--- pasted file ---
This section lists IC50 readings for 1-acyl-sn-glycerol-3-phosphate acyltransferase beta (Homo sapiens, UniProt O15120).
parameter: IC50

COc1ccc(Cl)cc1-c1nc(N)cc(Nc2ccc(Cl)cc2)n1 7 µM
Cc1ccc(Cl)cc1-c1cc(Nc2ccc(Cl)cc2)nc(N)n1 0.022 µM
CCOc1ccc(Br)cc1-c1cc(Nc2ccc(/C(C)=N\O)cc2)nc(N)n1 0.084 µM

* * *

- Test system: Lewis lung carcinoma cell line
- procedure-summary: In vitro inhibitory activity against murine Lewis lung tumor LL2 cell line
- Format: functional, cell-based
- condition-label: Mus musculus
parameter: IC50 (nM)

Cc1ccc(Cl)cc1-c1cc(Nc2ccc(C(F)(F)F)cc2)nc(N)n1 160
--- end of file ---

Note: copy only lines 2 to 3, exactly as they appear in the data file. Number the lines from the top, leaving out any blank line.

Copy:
parameter: IC50

COc1ccc(Cl)cc1-c1nc(N)cc(Nc2ccc(Cl)cc2)n1 7 µM